Tuesday, May 6, 2014

Formulating Thoughts on: Romance Part I - Does it work for you?

I finished reading a book recently and after thinking a lot about what to rate it I realized that quite a bit of what I didn't like was the romance. Your first thought is probably 'oh the dreaded love triangle!' and I'm not gonna lie, there kind of was one, but that wasn't actually the reason as to why I didn't like it so much. It was because every single time one of the guys, smiled/did googly eyes/complimented her/so much as brushed her arm, she would go all simpering, weak knees, and pathetic. It put me off so much! I'm positive that if that had been taken out, my rating would have been like a whole star higher (on Goodreads, I don't do ratings here in case you hadn't noticed ;))

Not two days later I picked up an anthology because it had a short story from one of my favorite authors. It was a total fluff romance and it was only a few pages long, but there was more chemistry/spark between this couple than there ever was in the whole 400+ pages of the other book and I'm just left wondering, How do they do it? How can you manage to get couples to have that spark, that chemistry, that sexual tension, even without the sexy times, in such a short amount of time, but there are other books that can't manage that in 400+ pages? 

What makes or breaks a romance? And I guess most of it all just comes down to the writing, but there is still just that something, that connection, between you and the characters and that spark between the characters themselves that just brings it all together to make your heart race, make it ache, and just make you bawl your eyes out whether it's from joy or devastation, but it makes you feel. Because as much as personal preferences come into play, and the authors writing and dialogue, there are plenty of occasions where the romance is just not working out, at all, even though all the elements are technically there.

I haven't even touched upon the overuse of love triangles and the overuse of blushes, and sighs, and heart flutters that after a time you are just sick and tired of it and wondering if the girl just doesn't have a heart condition or something. (I didn't mention guys because I just haven't come across any whose heart flutter quite that much).

I'm just talking about simple chemistry, which turns out isn't always so simple, and I'd like for all authors to know that it's okay not to have romance in your books. Don't feel forced to stick it in there just cause virtually almost every YA book out there has it (half the time to the detriment of the actual plot). All I'm saying is not having romance is perfectly good too.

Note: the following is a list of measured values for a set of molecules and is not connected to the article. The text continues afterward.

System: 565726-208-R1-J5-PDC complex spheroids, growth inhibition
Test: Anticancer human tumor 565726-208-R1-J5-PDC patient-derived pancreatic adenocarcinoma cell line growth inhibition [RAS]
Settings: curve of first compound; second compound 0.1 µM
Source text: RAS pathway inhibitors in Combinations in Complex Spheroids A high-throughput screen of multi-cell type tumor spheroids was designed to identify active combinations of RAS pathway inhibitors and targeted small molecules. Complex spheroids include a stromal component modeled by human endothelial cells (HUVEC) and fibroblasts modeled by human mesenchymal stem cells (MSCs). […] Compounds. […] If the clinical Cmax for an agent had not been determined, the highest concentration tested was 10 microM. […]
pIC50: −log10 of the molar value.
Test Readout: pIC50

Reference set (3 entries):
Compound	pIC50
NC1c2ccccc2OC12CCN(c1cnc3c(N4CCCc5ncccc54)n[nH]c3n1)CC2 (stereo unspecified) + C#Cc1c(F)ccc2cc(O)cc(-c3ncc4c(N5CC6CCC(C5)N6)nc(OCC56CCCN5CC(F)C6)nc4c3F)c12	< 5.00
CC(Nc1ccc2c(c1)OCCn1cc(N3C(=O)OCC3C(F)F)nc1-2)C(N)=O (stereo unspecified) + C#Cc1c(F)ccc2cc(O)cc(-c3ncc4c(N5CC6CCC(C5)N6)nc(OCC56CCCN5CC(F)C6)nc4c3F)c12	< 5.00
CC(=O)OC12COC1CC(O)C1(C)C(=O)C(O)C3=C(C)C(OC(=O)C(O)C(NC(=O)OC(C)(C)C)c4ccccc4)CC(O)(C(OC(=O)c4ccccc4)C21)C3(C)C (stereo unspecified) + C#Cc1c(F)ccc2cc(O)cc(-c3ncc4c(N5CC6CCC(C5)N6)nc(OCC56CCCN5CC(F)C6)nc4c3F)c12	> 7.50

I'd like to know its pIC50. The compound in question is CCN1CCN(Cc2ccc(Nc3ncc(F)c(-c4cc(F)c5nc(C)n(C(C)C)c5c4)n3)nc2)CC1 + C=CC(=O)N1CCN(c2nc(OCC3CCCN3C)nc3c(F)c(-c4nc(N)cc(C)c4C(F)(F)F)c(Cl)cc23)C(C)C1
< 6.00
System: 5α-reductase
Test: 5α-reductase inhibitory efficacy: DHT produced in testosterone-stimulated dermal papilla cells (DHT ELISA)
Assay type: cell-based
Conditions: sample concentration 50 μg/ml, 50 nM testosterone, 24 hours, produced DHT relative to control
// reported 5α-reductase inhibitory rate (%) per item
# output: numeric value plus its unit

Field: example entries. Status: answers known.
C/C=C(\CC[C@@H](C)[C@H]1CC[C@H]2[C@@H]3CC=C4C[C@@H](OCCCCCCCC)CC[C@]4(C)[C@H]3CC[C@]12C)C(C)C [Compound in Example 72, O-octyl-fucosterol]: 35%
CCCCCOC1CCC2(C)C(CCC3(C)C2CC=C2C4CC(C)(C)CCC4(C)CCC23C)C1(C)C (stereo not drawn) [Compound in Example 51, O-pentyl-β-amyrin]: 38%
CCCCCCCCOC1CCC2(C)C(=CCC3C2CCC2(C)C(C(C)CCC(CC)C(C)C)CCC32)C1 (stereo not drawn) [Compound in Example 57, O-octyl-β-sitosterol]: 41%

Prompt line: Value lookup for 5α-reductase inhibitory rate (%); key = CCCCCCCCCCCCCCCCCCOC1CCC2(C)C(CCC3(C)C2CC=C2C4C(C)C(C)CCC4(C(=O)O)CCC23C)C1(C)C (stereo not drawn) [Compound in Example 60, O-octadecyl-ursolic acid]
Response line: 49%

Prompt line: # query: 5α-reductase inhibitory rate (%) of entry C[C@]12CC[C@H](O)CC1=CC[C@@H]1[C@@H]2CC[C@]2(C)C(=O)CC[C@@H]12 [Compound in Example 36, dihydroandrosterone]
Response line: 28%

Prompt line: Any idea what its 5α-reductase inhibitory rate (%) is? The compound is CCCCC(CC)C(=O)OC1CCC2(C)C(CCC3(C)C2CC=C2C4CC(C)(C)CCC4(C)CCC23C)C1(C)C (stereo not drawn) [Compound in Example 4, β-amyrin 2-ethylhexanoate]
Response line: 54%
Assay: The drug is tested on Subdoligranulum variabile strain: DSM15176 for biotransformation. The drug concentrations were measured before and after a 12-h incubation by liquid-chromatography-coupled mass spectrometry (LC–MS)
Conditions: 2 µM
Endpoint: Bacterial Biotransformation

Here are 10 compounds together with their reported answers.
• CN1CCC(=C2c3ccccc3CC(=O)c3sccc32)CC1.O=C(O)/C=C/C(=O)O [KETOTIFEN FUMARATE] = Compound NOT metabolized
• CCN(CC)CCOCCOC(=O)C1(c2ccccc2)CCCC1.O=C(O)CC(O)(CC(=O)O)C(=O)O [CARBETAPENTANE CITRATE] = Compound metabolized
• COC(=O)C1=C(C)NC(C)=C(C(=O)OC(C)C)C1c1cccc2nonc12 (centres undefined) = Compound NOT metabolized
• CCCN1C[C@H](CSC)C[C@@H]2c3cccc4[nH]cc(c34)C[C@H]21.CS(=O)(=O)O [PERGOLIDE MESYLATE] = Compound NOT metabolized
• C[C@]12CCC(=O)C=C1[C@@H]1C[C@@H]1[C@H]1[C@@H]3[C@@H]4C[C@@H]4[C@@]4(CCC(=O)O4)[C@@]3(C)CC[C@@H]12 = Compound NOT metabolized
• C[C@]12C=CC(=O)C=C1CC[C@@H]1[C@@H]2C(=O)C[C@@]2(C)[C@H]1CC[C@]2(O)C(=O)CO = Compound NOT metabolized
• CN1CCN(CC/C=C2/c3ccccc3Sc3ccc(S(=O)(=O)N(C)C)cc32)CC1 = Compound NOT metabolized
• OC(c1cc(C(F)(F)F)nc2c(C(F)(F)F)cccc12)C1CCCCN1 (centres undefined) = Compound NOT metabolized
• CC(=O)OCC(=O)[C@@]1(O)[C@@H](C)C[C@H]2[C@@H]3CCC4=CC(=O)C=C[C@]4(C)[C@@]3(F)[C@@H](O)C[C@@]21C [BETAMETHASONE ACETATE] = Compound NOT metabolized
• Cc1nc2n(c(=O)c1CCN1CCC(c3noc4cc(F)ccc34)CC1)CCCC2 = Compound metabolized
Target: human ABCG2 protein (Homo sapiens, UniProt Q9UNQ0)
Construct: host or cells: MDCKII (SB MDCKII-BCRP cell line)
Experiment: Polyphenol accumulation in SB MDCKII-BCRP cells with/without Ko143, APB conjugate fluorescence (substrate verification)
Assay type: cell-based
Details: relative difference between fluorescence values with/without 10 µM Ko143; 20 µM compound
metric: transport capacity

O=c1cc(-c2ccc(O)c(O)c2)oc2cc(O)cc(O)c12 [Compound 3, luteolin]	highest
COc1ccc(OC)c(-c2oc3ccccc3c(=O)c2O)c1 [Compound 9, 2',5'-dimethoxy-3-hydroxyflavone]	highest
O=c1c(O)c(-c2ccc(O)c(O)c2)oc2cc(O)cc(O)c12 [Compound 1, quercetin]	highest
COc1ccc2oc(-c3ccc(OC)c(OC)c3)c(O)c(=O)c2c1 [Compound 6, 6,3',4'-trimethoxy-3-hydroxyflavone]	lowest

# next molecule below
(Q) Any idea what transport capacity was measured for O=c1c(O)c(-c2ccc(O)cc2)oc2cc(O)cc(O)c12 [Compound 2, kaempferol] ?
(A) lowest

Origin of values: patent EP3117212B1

So what's your take on romance in (insert genre here) books? Why do you think some work and other don't?

*In Part II I'll be taking about 'traditional' romance, the dreaded insta-love, and insta-friendship.*


  1. There are quite a few books where I wish the romance wasn't there, but at the same time there's a lot where it works. I think it all really depends on what the story is about and how the romance is written, and the author's skill in making it believable.
    For instance, a book that I read had a bunch of awesome ghost hunting, but the romance was so bad that I actually rated down the book, because I wanted the whole thing removed. It was the typical girl falls for two boys, goes for the bad boy, problems arise, other boy still likes her triangle. And insta-love with them (they're twins).

  2. Oh wow, insta-love, love triangle AND brothers, that's a triple whammy, no wonder you rated it down. I agree sometimes it's harder to write a romance when there is an intricate plot as well, the authors has to be able to not only balance it well but sell them both, and unfortunately it doesn't work out a good chunk of the time.

  3. Bea @ Bea's Book NookMay 7, 2014 at 8:30 PM

    THIS, A 1000X THIS - "I'd like for all authors to know that it's okay not to have romance in your books. Don't feel forced to stick it in there..."

    If the book isn't specifically a romance, then I don't need a romance in the story. If there is one, it better fit and be needed, otherwise scrap it.

  4. Exactly. Unless it's an actual romance book, then there is really no need for one, if it develops as the series goes on, excellent, if not, that great too.


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